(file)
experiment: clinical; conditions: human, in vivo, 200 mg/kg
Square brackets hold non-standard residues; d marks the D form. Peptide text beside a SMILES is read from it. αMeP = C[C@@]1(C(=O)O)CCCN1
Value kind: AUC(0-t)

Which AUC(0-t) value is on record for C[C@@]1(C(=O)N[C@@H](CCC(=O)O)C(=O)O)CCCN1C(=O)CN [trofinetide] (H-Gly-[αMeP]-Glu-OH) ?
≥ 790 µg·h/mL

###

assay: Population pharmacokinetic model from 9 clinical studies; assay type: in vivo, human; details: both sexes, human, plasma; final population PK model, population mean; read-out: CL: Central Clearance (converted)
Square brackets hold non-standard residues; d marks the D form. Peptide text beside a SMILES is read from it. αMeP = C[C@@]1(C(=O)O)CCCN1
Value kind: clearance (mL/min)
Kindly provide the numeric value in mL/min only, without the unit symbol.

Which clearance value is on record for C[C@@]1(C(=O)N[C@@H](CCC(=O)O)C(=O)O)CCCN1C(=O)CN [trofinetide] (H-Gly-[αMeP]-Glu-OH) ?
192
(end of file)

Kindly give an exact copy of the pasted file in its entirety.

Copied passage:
experiment: clinical; conditions: human, in vivo, 200 mg/kg
Square brackets hold non-standard residues; d marks the D form. Peptide text beside a SMILES is read from it. αMeP = C[C@@]1(C(=O)O)CCCN1
Value kind: AUC(0-t)

Which AUC(0-t) value is on record for C[C@@]1(C(=O)N[C@@H](CCC(=O)O)C(=O)O)CCCN1C(=O)CN [trofinetide] (H-Gly-[αMeP]-Glu-OH) ?
≥ 790 µg·h/mL

###

assay: Population pharmacokinetic model from 9 clinical studies; assay type: in vivo, human; details: both sexes, human, plasma; final population PK model, population mean; read-out: CL: Central Clearance (converted)
Square brackets hold non-standard residues; d marks the D form. Peptide text beside a SMILES is read from it. αMeP = C[C@@]1(C(=O)O)CCCN1
Value kind: clearance (mL/min)
Kindly provide the numeric value in mL/min only, without the unit symbol.

Which clearance value is on record for C[C@@]1(C(=O)N[C@@H](CCC(=O)O)C(=O)O)CCCN1C(=O)CN [trofinetide] (H-Gly-[αMeP]-Glu-OH) ?
192